It’s too early to know whether Tom Cruise and Katie Holmes will join Hollywood’s group of amicable ex’s who happily vacation together with their kids. When tabloids run photos of Bruce and Demi — or any other famously divorced couple — reuniting in some exotic location, it kind of stops me in my tracks. If my marriage didn’t go as planned, would I ever pack my bags and go on a trip with my ex and his new family? My former co-worker Susan did, and it was a bit of a disaster. But the problems weren’t due to family squabbles or too much togetherness — it was the money.
Right about now you may be wondering: is this really a common practice? According to friends and a few articles I’ve read — yes! Susan isn’t the only non-celebrity vacationing with her ex. As blended families become more commonplace, many dynamics are changing, creating a new set of norms, including how to handle financial arrangements.
Which brings me to Susan and her tumultuous trip. After the divorce, she remained single while her former spouse remarried. A decade later, Susan’s well-meaning ex-husband approached her with an interesting proposition: a resort vacation for their two kids (now teenagers) with both of their families. Was she expecting it to be her dream vacation? No. But she was on good terms with him and thought it would be the right decision for the kids, so she said yes.
Susan and her ex agreed beforehand that they would split all the expenses for their kids and that he would cover the costs for his wife and son. It seemed simple enough — until they all arrived at the resort and the financial plan got really complicated really fast. Susan had underestimated the pressure she’d face when her kids wanted to join their stepbrother in pricier activities than she’d had in mind. She had also underestimated the resentment she’d feel when her ex and his wife wanted to take the kids out for expensive dinners that she’d agreed to split. It was just like the old days when she and her ex disagreed on how much to spend, and her budget took the hit.
Looking back on it, Susan says the vacation wasn’t all bad. Her kids had a wonderful time and truly appreciated getting to share a special trip with both of their parents, and she even admits she had a little fun too. But the trip would have been smoother if she had asked herself a few vital questions before saying yes to a blended-family vacation:
Can you really afford this? Before you set off, alone or with your kids and ex-spouse in tow, be sure you’ve investigated what’s included and what isn’t. Resorts typically offer lots of excursions, often at a premium. Investigate the hidden costs of vacationing before you go and figure out if you’ve saved enough. If the answer is yes, it’s essential that you have a budget in mind before you pack up the car or get on a plane. Sightseeing and shopping are part of what makes travel fun, but they can easily get out of control. When traveling with children, be sure they also know what to expect. Breakfast at the hotel? Treats at the pool? Entertainment options? If the kids are old enough, consider including them in some of the planning, or set aside part of your travel budget for discretionary spending. As Susan learned, it is very hard to say “no” when numerous attractions are right outside your window.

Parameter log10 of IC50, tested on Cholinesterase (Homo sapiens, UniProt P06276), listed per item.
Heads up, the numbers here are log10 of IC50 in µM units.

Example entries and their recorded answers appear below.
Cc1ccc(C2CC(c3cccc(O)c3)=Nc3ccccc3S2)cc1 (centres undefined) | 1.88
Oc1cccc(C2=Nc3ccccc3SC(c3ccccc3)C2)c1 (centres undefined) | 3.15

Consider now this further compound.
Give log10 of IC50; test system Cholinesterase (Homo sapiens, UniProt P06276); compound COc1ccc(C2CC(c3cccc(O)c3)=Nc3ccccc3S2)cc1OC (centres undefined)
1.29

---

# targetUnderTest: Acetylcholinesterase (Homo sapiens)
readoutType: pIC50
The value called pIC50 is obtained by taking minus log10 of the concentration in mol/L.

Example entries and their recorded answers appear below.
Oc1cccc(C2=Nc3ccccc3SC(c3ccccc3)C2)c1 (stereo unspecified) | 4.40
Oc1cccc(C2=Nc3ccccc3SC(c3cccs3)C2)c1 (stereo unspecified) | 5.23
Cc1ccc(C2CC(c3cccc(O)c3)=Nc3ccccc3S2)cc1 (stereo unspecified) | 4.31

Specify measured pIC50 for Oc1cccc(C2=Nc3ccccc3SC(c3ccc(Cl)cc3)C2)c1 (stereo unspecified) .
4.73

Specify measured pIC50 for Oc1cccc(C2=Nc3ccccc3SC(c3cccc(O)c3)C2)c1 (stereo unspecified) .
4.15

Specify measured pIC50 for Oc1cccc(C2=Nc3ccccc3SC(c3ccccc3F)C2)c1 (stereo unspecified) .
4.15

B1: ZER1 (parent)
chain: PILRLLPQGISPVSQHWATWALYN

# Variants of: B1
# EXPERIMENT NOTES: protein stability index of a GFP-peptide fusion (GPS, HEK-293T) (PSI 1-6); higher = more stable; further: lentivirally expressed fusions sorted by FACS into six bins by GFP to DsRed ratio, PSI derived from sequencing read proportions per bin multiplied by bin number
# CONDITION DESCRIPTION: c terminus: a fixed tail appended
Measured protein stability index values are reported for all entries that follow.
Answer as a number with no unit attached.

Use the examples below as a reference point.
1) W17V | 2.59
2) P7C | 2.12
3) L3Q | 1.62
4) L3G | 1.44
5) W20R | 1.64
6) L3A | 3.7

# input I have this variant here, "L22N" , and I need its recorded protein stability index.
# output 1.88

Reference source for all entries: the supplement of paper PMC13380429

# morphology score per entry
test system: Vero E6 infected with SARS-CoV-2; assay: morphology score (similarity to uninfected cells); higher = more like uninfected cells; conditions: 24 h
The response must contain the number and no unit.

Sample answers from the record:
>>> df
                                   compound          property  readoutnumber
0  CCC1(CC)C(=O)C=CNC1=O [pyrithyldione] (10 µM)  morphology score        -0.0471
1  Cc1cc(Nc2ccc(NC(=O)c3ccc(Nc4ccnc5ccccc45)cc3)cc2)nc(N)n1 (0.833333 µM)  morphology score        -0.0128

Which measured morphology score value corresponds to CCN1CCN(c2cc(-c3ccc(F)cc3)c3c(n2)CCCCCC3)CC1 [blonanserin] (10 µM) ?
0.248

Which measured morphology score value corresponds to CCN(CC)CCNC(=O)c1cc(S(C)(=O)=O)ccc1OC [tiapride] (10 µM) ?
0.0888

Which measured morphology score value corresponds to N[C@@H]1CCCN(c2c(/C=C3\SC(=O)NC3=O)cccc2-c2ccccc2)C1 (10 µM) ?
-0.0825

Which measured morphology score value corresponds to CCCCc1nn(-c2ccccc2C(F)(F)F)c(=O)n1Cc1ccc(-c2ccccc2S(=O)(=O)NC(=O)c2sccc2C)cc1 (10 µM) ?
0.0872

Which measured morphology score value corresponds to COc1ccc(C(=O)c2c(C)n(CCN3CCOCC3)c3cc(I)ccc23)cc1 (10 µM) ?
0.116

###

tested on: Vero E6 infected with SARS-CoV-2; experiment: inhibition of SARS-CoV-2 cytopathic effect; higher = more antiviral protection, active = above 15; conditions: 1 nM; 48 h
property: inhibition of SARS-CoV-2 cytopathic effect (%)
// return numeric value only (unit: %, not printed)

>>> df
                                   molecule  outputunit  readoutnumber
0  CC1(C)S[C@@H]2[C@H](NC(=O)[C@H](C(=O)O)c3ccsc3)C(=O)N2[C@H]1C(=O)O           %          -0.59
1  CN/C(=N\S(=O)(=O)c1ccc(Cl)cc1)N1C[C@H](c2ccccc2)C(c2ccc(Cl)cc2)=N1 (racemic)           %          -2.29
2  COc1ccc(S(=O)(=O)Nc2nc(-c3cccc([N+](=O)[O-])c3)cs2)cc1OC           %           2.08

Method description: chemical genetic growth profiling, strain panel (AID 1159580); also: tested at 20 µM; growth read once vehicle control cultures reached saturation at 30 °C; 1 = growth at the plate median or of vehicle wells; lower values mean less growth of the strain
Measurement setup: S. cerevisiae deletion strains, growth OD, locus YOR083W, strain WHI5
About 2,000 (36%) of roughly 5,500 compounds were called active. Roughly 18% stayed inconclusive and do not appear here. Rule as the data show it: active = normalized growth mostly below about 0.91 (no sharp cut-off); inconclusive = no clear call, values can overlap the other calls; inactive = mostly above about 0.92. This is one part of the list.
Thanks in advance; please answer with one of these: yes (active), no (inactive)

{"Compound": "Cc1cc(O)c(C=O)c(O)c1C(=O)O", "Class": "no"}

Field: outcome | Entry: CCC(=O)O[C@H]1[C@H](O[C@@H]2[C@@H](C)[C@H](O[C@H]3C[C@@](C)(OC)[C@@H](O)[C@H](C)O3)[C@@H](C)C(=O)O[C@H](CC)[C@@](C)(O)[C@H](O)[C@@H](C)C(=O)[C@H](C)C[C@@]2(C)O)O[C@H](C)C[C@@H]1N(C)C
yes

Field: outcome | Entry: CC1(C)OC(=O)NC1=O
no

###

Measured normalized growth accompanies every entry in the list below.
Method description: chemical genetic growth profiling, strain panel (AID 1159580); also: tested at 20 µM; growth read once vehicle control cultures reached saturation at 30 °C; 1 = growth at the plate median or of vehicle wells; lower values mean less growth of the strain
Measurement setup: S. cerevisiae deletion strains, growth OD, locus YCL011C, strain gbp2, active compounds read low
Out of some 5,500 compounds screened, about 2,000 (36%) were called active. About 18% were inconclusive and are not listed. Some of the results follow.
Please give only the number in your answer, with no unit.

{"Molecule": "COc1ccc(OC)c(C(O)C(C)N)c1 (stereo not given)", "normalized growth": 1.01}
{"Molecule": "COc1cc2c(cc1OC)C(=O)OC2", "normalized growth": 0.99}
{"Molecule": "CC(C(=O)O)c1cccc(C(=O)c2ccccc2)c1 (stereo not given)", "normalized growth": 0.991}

Will your money styles clash? Think back to your marriage. Did you and your ex-spouse disagree about money? If there was financial friction back then, a shared vacation may open some old wounds. Were you a casual spender while your ex was tight with every dime? Or vice versa? If your former spouse is remarried, do you know the new partner’s money style? Even if you’ve thought through these questions — as Susan had — do you have a plan for resolving the inevitable conflicts? For your children’s sake (and for your own sanity), this last part is perhaps the most important.
Can you handle this emotionally? Some of Hollywood’s former couples appear to have a good time vacationing together. This type of blended trip could be great for the kids, but you need to consider your own feelings first. If there’s too much bitterness or resentment before you leave, chances are it won’t get better wherever you go on vacation. Be honest with yourself and your ex-spouse, emotionally and financially. After all, the real purpose of a family vacation is to relax and have fun.
De Baca is vice president of wealth strategies at Ameriprise Financial.